The induction of Louise and Barry Soper is the story of a journey of two young people who became involved in our sport for different reasons and teamed up to produce a very successful ice dance career and ultimately a life-long partnership.
Louise’s start in skating came as a result of her parents Isabel and Lorin Lind taking their three girls to skating lessons at the newly opened Capilano Winter Club in 1955. Louise really enjoyed skating … particularly the yearly ice carnivals, which were directed by one of last year's inductees Alex Fulton. She was a very good free skater but, in time and with the encouragement of Alex Fulton, she tried ice dance and so her destiny, in more ways then one, was taking shape.
As with most boys at the time, Barry’s introduction to figure skating was through hockey and his personal need to chase a puck more effectively….in other words learn to skate. In his own words he thought the stick was to help hold him upright….. but evidently he was supposed to skate with the damn thing.
Well …as the story goes…..after yet another frustrating and challenging bout of hockey practice Barry went up the stairs from the change rooms at the Capilano Winter Club and walked into the arena to see ….and I quote “5 very attractive girls with one severely outnumbered guy on the ice. Instantly, a new consideration of figure skating took place.
As soon as Barry took up figure skating in 1960….. the World Championships came to Vancouver and Capilano was a host practice facility……a motivating factor indeed. When Barry’s skill level got to a certain point Alex Fulton partnered Barry with Benita Cave to start competitive dance. It was 1966 the first year of Novice events being introduced to the Canadian Championships, where Alex wanted his students to attend. Benita and Barry were 2nd in Novice Dance and Benita was 3rd in Novice Ladies…….a successful venture indeed.
Well….as luck would have it Benita would move on to pursue single skating more seriously, leaving Barry without a partner….however he always had his eye on Louise both personally and professionally ….. and when the chance arose once again through the suggestion of coach Alex Fulton…he leaped at the opportunity to dance with Louise. No one knew it at the time but…..oh …what a team. Barry’s meticulous planning, organization and dedication and Louise’s delightful qualities of inside and outside beauty and never ending patience, and made for a successful partnership.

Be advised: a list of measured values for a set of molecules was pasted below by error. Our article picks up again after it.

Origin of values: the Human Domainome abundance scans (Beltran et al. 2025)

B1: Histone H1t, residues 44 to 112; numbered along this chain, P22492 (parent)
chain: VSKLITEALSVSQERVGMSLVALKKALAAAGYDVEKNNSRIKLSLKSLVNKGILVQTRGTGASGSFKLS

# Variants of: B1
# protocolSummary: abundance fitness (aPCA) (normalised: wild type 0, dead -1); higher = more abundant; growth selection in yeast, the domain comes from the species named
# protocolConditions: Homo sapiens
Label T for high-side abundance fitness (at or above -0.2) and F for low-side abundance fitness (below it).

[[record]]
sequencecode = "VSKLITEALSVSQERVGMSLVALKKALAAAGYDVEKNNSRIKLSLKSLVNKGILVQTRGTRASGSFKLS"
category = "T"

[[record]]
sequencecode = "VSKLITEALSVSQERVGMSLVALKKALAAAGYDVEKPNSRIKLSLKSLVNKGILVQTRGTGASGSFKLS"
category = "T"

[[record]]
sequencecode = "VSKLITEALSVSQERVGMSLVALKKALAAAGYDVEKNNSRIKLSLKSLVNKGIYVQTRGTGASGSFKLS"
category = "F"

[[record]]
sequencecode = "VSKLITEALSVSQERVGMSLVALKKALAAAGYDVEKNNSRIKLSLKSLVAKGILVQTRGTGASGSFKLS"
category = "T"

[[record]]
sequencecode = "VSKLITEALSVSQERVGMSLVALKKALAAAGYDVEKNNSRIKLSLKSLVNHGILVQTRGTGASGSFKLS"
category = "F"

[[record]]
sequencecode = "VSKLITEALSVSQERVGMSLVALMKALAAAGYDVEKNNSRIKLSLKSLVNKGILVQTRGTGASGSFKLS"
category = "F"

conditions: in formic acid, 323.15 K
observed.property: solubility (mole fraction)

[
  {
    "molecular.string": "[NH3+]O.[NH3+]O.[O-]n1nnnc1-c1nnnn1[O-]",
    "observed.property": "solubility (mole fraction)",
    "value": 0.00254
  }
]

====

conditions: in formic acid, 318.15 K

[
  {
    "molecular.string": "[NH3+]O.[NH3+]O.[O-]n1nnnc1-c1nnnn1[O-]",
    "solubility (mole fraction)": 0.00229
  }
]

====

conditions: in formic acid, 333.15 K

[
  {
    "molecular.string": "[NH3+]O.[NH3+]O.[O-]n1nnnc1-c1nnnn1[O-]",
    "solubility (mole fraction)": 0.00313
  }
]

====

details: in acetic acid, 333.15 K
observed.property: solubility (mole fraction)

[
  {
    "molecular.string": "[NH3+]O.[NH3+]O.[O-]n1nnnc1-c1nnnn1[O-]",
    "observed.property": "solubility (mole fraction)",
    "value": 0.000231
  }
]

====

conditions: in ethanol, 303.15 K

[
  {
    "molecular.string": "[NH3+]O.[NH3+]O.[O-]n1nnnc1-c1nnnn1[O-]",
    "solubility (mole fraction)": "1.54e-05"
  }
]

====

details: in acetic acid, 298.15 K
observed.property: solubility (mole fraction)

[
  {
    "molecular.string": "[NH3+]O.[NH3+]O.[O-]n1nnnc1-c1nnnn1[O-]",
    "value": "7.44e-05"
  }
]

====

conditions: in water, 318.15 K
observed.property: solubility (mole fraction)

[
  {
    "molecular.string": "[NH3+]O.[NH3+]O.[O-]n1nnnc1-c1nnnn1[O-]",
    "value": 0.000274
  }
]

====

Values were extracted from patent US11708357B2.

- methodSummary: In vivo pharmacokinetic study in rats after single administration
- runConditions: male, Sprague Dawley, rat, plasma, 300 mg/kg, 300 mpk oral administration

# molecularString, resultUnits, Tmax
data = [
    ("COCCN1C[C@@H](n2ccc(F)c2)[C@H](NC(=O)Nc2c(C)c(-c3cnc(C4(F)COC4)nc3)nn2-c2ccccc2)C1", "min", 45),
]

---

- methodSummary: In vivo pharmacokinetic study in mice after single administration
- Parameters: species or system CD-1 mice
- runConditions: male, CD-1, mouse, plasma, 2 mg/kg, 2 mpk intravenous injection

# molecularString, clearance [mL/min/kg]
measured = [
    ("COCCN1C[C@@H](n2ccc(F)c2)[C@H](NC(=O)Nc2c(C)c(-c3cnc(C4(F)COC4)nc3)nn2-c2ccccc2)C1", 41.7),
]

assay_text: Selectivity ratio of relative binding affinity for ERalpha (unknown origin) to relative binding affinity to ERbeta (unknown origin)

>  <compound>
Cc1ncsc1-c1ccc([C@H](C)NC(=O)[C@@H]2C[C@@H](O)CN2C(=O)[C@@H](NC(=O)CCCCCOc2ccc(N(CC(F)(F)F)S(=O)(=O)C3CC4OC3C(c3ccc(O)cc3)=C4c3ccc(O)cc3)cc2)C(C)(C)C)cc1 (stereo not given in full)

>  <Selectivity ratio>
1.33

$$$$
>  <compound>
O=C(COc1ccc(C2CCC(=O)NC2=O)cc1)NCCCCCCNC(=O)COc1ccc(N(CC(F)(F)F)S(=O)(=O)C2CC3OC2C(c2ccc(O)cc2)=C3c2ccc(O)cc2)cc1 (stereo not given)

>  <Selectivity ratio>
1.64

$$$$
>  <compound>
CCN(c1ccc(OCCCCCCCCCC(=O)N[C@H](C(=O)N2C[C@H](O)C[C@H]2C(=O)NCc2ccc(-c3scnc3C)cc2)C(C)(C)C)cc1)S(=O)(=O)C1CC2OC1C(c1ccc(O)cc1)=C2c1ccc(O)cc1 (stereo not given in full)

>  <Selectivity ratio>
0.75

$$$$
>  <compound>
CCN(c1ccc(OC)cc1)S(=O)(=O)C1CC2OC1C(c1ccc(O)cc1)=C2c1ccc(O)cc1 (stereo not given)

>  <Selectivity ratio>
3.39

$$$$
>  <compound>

Their training at the time was cutting edge making them one of the most physically fit teams in the world.
Their partnership resulted in an 8-year competitive span where they won 6 National titles and 2 National Bronze medals. They were the first dance team….. at that point in time….. to win 4 consecutive Senior National Championships and went on to represent Canada at 4 World Championships. It was at the 1972 World Championships that Louise and Barry made their breakthrough into the top 10 of the world. They had now truly arrived.
They were not only good on the ice but became somewhat celebrities off the ice. The Vancouver media were following skating at the time at a very high level and with their movie star quality and look of royalty…….. the public followed closely.
Their wedding June 1971 in West Vancouver was quite the event….media and skating family alike all attended….and a new and life-long partnership began the next stage of their journey.
What they brought to the ice was a quick and agile style that was musical and happy and so well executed. They set the stage for the next generation of Canadian Ice Dancers. After their retirement….Barry was instrumental in trying to put together a dance program here in BC and although the thought was ahead of its time ice dance in BC is now very strong and much has to do with the foundation laid down by Louise and Barry.
Louise and Barry have four children….Amy, Tiffany, Sean and Jay.
That era has past but not forgotten…….and it is indeed a great honour on behalf of Skate Canada BC to welcome into the Skate Canada BC Hall of Fame…….Louise and Barry Soper